Someone on Twitter asked for my opinion on self-published author Amanda Hocking, and whether she was the new Christopher Paolini.
Hocking is very much a self-publishing success story. She wasn’t previously published with a commercial publisher. She’s self-published eight novels and one novella as e-books. She reports having sold close to a million books, and she’s been on the USA Today Bestseller list.
Paolini was also a success story, of course. (I’ve written a little about his story here.) But his path to success with Eragon was very different than Hocking’s. Paolini’s parents owned the small commercial press that first published his book, and they devoted themselves pretty much full-time to publicizing it. More importantly, Paolini broke in almost a decade ago, and publishing is in a very different place today than it was then.
What Paolini and Hocking both have in common, aside from their impressive success, is that they’re both outliers. So are J.K. Rowling and Stephenie Meyer, for that matter. All four of these authors are hanging out at the extreme end of the curve, and I think that’s important to keep in mind. Consider it a “RESULTS NOT TYPICAL” disclaimer.
I was reading Hocking’s blog, and I’m impressed with her take on things. She seems very down-to-earth about her success, and much more realistic than many authors I’ve read. From one of her recent blog posts:
“Self-publishing is great, but it’s not easy. Most people who do it will not get rich, just like most authors signed up at Scholastic books aren’t billionaires. Traditional publishers are not evil any more than Amazon or Barnes & Noble are evil. Things are changing, hopefully for the better, but it is still hard work being a writer.”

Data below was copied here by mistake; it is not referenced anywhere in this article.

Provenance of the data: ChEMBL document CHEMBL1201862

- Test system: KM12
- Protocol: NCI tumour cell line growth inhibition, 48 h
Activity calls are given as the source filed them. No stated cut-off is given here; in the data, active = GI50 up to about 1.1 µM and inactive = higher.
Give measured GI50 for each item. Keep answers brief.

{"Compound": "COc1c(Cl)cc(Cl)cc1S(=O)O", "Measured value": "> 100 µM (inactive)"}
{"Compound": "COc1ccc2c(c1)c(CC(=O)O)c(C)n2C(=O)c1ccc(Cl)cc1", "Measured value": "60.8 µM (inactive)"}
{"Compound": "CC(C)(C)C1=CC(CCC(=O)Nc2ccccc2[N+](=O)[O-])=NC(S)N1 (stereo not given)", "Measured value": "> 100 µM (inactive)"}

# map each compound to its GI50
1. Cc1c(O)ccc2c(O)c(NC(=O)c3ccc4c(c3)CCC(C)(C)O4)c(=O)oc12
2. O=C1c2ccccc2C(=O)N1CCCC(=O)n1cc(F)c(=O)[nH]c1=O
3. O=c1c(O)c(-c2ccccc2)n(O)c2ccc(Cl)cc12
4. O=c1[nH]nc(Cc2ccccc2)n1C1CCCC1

She also touches on something I’ve pointed out before, which is that holding up someone like Hocking as an argument for why you should self-publish makes exactly as much sense as holding up Rowling to prove you should go with a commercial publisher. (See “outlier,” above.)
I understand why so many people are talking about Hocking. I’ve seen analyses of exactly how many Twitter followers she has, how many Facebook friends, how often she blogs, her cover art … authors scrutinize every move she makes, because most of us would really, really like to duplicate her success. I know I’d love to make it onto the USA Today Bestseller list, and the money would be awfully nice too.
It doesn’t work that way. There are certainly things I can learn from Hocking, but I’m not her. I can’t follow her path and expect the exact same results.
So no, Hocking is not the new Paolini. She’s someone who has worked very hard to make her own path, and continues to do so. I would recommend reading her blog and getting her own thoughts on her success and the state of publishing. I found her comments both smart and … refreshing.